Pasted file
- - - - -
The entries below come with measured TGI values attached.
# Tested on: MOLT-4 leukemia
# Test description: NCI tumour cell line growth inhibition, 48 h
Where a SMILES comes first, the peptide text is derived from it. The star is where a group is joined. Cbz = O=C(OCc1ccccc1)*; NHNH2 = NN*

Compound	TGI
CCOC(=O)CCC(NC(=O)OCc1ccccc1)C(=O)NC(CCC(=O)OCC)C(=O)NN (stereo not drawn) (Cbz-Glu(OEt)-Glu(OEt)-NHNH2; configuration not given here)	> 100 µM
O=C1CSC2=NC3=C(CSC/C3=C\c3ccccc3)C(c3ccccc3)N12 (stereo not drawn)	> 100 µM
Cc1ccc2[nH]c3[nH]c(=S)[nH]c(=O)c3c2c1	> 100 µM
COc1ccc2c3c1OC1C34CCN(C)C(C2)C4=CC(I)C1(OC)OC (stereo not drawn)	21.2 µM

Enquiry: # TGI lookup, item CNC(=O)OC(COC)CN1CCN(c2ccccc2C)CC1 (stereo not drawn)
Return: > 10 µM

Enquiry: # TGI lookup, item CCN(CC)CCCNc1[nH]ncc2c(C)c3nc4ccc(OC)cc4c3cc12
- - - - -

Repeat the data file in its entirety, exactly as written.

The entries below come with measured TGI values attached.
# Tested on: MOLT-4 leukemia
# Test description: NCI tumour cell line growth inhibition, 48 h
Where a SMILES comes first, the peptide text is derived from it. The star is where a group is joined. Cbz = O=C(OCc1ccccc1)*; NHNH2 = NN*

Compound	TGI
CCOC(=O)CCC(NC(=O)OCc1ccccc1)C(=O)NC(CCC(=O)OCC)C(=O)NN (stereo not drawn) (Cbz-Glu(OEt)-Glu(OEt)-NHNH2; configuration not given here)	> 100 µM
O=C1CSC2=NC3=C(CSC/C3=C\c3ccccc3)C(c3ccccc3)N12 (stereo not drawn)	> 100 µM
Cc1ccc2[nH]c3[nH]c(=S)[nH]c(=O)c3c2c1	> 100 µM
COc1ccc2c3c1OC1C34CCN(C)C(C2)C4=CC(I)C1(OC)OC (stereo not drawn)	21.2 µM

Enquiry: # TGI lookup, item CNC(=O)OC(COC)CN1CCN(c2ccccc2C)CC1 (stereo not drawn)
Return: > 10 µM

Enquiry: # TGI lookup, item CCN(CC)CCCNc1[nH]ncc2c(C)c3nc4ccc(OC)cc4c3cc12